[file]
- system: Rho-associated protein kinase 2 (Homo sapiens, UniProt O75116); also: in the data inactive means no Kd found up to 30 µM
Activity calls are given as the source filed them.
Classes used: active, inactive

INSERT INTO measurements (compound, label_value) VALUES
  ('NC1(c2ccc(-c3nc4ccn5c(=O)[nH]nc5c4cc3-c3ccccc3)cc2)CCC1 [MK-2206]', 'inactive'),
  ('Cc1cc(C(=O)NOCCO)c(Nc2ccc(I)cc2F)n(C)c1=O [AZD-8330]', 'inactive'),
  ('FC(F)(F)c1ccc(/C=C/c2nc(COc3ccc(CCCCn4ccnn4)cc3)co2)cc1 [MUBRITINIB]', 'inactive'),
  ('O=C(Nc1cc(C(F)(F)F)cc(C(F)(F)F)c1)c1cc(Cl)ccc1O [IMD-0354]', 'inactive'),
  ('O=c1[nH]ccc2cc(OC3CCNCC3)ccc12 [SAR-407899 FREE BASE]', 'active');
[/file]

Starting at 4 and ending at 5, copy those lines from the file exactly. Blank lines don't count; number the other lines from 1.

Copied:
INSERT INTO measurements (compound, label_value) VALUES
  ('NC1(c2ccc(-c3nc4ccn5c(=O)[nH]nc5c4cc3-c3ccccc3)cc2)CCC1 [MK-2206]', 'inactive'),